Right after Typhoon Haiyan passed over Leyte and Samar islands in the Philippines last month, destroying almost everything in its path, international news services were reporting a death toll of 10,000. NHK’s bulletins mentioned several dozen dead, and social media carped that Japan’s public broadcaster was behind the curve on the story. But what these critics interpreted as insufficient attention was just caution, and when it became clear that the number killed wasn’t nearly as high as first estimated by local police, NHK’s usual prudence, and that of the Japanese media in general, stood apart as being more responsible.
On the surface, this caution was a natural reaction to a lack of verifiable evidence. The supposed 10,000 deaths were unconfirmed, and while they were described as such in the international press, the public tends to take such numbers at face value.
Below the surface was sympathy for victims and survivors. To this day, the death toll from the Great East Japan Earthquake is qualified by the thousands who remain unaccounted for. Most of the world has moved on under the assumption that these people are dead, but until they are absolutely certain, the Japanese media will continue to treat them as existing in a kind of semantic limbo. Reporters have no right to say someone is dead when there’s no proof that they aren’t alive.
But there is another aspect of the Haiyan tragedy that colored Japanese coverage, and that is the nature of Japan’s relationship with the Philippines. Human exchange between the two countries is defined by a distinct economic dynamic, at least in the minds of Japanese people: Filipinos are poor and at the mercy of corrupt authorities. This is why the latter can treat the former as a number to be inflated when talking to foreign journalists. It’s also why Filipinos come to Japan to make money and end up overstaying, and why Filipino women wed Japanese men who are otherwise unmarriageable. There is some truth to these perceptions (or prejudices), and if they lack nuance and complexity, it’s because the media rarely say anything about Filipinos in Japan that doesn’t fit the standard narrative.
One man who has tried to provide nuance and complexity is Takehide Mizutani, a reporter for the Daily Manila Shimbun, a Japanese-language newspaper published in the Philippines for Japanese expatriates. Mizutani has been living in Manila since 2004 and writes about Japanese living in the Philippines, an area of the two countries’ relationship that’s rarely covered in Japan.
In 2011 he published “Nihon wo Suteta Otoko-tachi” (“The Men Who Abandoned Japan”), which won the Takeshi Kaiko Prize for nonfiction. In the introduction, Mizutani explains that he was driven to write the book after meeting an 80-year-old Japanese man in a Philippine detention center. This man had no teeth or money, only the rags on his back. He also had no foreseeable future and yet was defiantly determined to make one. Though Mizutani didn’t know much about Japanese expatriates in other countries, he concluded that there was something peculiar about the Japanese male experience in the Philippines that warranted closer scrutiny.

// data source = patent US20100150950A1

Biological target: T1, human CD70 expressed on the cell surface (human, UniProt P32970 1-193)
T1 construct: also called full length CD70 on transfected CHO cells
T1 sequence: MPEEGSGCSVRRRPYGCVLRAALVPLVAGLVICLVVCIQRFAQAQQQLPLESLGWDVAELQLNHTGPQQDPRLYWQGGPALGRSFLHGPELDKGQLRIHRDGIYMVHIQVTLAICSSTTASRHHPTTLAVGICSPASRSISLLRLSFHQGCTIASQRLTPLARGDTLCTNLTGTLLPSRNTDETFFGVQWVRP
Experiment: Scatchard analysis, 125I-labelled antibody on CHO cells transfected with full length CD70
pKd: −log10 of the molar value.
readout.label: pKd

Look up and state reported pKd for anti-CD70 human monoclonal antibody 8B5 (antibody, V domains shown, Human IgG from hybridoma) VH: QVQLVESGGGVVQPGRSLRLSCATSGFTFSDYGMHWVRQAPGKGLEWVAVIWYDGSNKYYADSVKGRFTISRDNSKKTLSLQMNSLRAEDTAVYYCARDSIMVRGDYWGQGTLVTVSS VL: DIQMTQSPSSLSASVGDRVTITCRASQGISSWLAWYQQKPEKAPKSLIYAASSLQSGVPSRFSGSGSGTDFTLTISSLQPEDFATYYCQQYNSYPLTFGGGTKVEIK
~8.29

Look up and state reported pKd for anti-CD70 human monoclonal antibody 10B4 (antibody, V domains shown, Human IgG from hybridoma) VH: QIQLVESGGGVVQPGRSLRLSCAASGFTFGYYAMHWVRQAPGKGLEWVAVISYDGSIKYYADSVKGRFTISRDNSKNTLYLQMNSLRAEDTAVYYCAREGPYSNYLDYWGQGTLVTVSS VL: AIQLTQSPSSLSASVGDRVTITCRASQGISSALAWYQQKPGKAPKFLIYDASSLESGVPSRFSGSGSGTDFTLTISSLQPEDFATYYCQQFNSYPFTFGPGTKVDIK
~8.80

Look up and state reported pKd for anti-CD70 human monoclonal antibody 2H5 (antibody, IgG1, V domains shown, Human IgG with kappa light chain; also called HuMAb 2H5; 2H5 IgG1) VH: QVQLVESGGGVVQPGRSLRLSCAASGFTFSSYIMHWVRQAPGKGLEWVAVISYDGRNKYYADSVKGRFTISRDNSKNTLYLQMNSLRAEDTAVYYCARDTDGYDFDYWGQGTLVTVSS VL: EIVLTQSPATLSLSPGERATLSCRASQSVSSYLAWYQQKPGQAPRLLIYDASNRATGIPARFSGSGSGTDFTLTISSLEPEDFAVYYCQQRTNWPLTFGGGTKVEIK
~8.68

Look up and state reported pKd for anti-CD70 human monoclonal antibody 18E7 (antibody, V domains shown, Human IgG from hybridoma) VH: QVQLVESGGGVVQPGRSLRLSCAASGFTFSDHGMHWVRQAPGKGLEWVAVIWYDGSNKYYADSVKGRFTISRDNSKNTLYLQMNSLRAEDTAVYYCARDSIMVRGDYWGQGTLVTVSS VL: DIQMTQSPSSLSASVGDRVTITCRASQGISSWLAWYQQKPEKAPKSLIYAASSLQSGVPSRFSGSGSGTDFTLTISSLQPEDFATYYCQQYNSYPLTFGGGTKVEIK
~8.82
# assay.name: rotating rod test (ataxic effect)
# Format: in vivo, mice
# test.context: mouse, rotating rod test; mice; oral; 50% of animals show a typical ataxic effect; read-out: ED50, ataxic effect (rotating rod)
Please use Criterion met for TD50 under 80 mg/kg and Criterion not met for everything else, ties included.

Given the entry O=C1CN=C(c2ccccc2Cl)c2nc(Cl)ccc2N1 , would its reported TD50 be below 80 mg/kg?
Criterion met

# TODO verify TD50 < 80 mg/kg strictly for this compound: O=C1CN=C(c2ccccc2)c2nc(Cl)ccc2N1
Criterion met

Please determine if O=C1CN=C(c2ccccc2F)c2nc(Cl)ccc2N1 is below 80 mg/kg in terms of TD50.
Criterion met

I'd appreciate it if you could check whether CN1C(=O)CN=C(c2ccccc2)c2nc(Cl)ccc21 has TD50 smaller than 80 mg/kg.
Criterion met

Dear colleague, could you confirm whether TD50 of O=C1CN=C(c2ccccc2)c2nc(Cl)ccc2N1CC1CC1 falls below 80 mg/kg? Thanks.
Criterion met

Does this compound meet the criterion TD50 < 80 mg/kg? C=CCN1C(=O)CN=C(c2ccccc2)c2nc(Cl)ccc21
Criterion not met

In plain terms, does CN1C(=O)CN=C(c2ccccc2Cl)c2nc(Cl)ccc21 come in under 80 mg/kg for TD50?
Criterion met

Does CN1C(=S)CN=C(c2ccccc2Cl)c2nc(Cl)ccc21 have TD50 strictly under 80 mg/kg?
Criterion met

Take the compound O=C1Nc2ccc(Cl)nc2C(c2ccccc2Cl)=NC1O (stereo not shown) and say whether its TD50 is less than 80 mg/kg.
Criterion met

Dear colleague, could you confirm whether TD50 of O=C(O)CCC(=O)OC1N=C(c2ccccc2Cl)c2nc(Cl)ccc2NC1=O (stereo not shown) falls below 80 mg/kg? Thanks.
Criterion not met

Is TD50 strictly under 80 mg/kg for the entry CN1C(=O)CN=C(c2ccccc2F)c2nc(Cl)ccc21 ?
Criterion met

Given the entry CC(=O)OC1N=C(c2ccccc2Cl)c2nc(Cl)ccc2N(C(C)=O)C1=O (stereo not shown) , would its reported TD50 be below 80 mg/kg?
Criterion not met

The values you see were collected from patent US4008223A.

He cites a statistic: In 2010, of the 768 Japanese nationals who sought financial assistance at their country’s embassies and consulates worldwide, 332, or almost half, did so in the Philippines. Expats in the Philippines have been No. 1 in this dubious achievement for 10 years straight, and Mizutani assumes there are many more of his compatriots “in trouble” in the country, since the number of acknowledged Japanese living there, about 17,000, is believed to be lower than the true figure. But most at-risk individuals don’t seek help because they don’t want any.
Mizutani says the majority of these expats are men over 50. Some are fugitives from justice or debt in Japan, but many came to the Philippines for reasons having to do more or less with sex. A lot of retired and divorced 60-something backpackers visit the Philippines for romantic adventure. Others fit the stereotype of the proverbial loser who has never had a girlfriend but meets a Filipino hostess in a bar in Japan. She is the first woman who ever “tickles his pride as a man,” writes Mizutani. When she returns, he follows her. Maybe he was underemployed or worked in a job he hated, but he takes all his money and moves to a foreign country to be with this woman.
The story often ends the same way: They remain together until his money is gone, and then she kicks him out, not because she’s mercenary but because she’s practical. When poverty is all you’ve known and all you think you’ll ever know, your priorities adjust to your circumstances.
But he doesn’t return to Japan, and this is where the hackneyed tale takes a turn. Mizutani describes a number of Japanese men who have been in this situation and continue to live on the streets, but not out of a sense of defeat. One homeless individual tells him that despite his destitution, or perhaps because of it, Filipinos treat him with a kindness he never knew in Japan.
This sentiment was corroborated by a recent TBS news report in which a correspondent tried to track down Japanese expats in the typhoon area. It’s a cliché that the first thing a Japanese news outlet talks about in relation to a foreign disaster is how many Japanese were affected, and the reporter finds a 70-year-old man whose Filipino family left him years ago. His house was destroyed by the storm, but it’s OK because a neighbor has taken him in. When the reporter asks him why he doesn’t return to Japan, he says he doesn’t want to.
Mizutani originally sympathized with these men, but in the end he expresses bewilderment at their self-inflicted impoverishment, maybe because there isn’t as much nuance and complexity to their stories as he thought there would be. Every narrative has its own internal logic, but prejudices are hard to conquer when it comes to the poor.